At that Open Championship, the weather was nice, according to Scottish standards, all week.  Witnessing the Golden Bear Jack Nicklaus playing in his last Open Championship was very special.  Paired with Tom Watson and Luke Donald, he would unfortunately miss the cut by 2, but he would birdie the 18th in great fashion.  Christian Donald was caddying for his brother Luke and they must have had an amazing time that week.

In 2008 at Royal Birkdale, the weather would be a different story.  As a golf course, Royal Birkdale is clearly my favorite Open venue.  It is a gem of beauty and great design, where almost every single bunker is in play.  And it is a serious test of golf.  During the practice rounds already, players and caddies had experienced different kinds of rain: the thick vertical one, the diagonal thin one and the blustery, almost parallel to the ground, straight-in-your face one.  My player then, Frenchman Jean-Baptiste Gonnet, was playing in his first major.  And we were sharing a house together about a mile away, along with his girlfriend, coach and agent.

On the Wednesday afternoon, we checked the weather forecast for our Thursday morning’s 6:52 tee time.  One forecast looked really bad, another one looked awful and another one pretty much ordered us to stay inside the house.  So, I went to a local shop to buy 12 medium-sized towels just to make sure that we’d have plenty the next day.

It is during the really bad weather at The Open Championship that the art of caddying, because it is an art, is appreciated by your player.

Back at home, I prepared the golf bag… 14 clubs, 10 balls, 5 regular gloves, 5 pairs of rain gloves, hand warmers, an extra cap, granola bars, fruits, one towel on top, 2 large extra ones and those 12 medium ones in sealed plastic bags.  There was no need to put our rain gear in there, simply because we’d wear them walking to the track really early morning.

MORE: This is how watching the 1999 Kemper Open shaped one caddie’s life and forged two incredible friendships

And by the time we got to the course at 5:30, we were soaked.

In tough, wet, windy and cold conditions: 1) keep the clubs and the bag dry; 2) make sure that your player is keeping himself as dry as possible; 3) try to save the pages of your yardage book… as the term “waterproof” has its own limits.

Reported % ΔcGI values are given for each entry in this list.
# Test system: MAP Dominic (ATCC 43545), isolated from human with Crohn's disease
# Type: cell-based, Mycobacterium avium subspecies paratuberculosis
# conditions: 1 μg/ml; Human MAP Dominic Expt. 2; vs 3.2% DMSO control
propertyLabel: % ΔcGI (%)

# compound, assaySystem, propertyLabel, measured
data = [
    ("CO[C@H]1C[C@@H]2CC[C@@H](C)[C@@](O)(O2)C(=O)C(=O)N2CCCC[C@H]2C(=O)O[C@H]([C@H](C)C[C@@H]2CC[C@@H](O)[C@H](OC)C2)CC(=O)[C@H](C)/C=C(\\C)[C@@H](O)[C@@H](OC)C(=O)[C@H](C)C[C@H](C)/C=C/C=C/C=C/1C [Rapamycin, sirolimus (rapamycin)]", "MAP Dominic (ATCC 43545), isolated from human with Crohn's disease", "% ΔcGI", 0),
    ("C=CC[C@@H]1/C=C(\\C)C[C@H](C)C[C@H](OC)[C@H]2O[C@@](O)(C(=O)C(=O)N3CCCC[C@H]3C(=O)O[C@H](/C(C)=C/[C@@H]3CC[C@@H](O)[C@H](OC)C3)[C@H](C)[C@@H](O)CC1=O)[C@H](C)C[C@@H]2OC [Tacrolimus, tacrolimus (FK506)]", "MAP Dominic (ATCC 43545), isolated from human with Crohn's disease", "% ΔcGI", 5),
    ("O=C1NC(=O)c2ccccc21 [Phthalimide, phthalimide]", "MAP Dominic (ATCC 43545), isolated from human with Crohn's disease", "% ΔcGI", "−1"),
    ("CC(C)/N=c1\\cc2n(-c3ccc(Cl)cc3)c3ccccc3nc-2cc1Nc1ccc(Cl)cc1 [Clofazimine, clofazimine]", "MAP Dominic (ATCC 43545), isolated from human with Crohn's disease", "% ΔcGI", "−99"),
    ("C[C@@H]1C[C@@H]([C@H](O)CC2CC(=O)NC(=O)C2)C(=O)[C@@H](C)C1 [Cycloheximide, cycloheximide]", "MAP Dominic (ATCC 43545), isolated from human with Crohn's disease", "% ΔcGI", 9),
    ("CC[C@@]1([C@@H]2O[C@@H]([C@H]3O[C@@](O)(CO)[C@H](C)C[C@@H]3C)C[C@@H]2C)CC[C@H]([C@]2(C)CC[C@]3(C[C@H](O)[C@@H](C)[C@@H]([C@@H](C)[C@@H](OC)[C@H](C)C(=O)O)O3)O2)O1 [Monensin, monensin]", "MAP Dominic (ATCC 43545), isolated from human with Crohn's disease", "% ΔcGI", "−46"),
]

That morning was clearly the toughest conditions I have ever caddied in.  Jean-Baptiste hit 3 greens in regulations in the entire round, but missed his shots on the correct sides and scrambled like a demon.  His 5-over par 75 was actually one of the best scores from the early tee times.  And I only had one dry medium towel left by the time we finished.

The next day, JB holed his second on the par 4 fifth… a 116-yard, punch 6-iron… At the Open Championship, the word “wind” simply has a different meaning.  He would shoot a 2-over par round, make the cut and we would make memories we’ll keep for a long time.

I was lucky to caddie at other Open Championships afterwards… Turnberry, St Andrews again, Royal Lytham and St Annes, Royal Troon and Royal Birkdale… and every time the weather would challenge all players and caddies at some point.

The look on Søren Kjeldsen’s face on that photo, at Royal Birkdale in 2017, finishing his second round, says it all.

The expression on the face of Soren Kjeldsen here, with caddie Basile Dalberto, tells you everything you need to know about what it’s like to deal with the elements in an Open Championship. Photo: David Lloyd | Golffile

This is The Open.  And this upcoming week at Royal Portrush will most likely not be any different: Mother Nature will play a major role in the outcome of the event.

Unfortunately, I will not be caddying this year. Nevertheless, I will watch it all once again, hoping to see the locals Rory McIlroy and his caddie Harry Diamond holding the Claret Jug on Sunday evening.

What a great story would that be.

Exit mobile version